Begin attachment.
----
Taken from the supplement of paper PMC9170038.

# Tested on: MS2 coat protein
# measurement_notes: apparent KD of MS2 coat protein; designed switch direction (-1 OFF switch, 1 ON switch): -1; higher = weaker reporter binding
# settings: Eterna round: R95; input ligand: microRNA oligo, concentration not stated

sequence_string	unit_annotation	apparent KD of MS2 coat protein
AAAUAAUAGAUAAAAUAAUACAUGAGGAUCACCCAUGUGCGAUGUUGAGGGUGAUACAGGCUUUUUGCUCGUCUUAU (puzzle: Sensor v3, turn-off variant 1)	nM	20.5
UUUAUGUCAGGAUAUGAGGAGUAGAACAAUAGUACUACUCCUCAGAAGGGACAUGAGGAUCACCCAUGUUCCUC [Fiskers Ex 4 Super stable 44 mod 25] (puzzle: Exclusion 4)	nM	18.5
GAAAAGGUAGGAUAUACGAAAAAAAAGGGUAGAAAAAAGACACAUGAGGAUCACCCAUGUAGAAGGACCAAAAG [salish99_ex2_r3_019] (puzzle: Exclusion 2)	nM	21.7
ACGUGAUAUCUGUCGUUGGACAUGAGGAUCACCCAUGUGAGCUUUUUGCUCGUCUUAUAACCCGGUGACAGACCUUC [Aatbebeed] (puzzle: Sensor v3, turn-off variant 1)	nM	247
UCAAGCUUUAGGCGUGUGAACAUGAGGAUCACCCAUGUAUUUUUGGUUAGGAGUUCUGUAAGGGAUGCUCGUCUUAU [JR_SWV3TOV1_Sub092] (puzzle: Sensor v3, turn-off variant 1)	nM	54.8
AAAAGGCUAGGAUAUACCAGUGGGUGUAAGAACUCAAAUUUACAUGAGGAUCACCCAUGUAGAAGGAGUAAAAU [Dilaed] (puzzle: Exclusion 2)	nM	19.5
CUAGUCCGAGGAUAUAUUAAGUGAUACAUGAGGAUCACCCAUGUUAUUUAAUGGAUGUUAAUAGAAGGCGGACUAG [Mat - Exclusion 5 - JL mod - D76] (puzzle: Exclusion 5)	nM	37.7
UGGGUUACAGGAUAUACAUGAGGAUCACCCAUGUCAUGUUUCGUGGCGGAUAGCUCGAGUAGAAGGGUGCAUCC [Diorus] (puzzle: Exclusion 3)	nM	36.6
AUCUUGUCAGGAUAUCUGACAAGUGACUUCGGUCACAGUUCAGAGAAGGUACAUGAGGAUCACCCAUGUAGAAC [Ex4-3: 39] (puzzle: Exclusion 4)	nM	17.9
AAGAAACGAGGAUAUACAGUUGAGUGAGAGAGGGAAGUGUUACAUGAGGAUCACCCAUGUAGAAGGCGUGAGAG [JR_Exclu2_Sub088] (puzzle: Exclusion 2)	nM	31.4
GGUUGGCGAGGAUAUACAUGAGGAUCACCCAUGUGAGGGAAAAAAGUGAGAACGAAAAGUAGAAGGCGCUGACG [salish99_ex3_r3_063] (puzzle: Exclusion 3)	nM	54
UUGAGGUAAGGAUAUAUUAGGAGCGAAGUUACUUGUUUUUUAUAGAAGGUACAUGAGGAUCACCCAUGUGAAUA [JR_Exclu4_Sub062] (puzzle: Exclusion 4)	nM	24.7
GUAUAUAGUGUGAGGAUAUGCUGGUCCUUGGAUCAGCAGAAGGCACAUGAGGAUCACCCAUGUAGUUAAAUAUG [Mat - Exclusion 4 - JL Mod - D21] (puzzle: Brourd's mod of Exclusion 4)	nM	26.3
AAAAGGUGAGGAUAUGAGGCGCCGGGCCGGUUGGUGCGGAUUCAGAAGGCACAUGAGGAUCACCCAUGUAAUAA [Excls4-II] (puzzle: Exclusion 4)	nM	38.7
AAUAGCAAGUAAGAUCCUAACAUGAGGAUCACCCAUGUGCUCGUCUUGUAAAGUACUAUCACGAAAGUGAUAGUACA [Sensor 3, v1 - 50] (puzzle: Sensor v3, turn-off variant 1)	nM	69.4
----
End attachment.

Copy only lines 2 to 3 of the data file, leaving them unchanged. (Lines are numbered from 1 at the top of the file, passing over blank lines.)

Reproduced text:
# Tested on: MS2 coat protein
# measurement_notes: apparent KD of MS2 coat protein; designed switch direction (-1 OFF switch, 1 ON switch): -1; higher = weaker reporter binding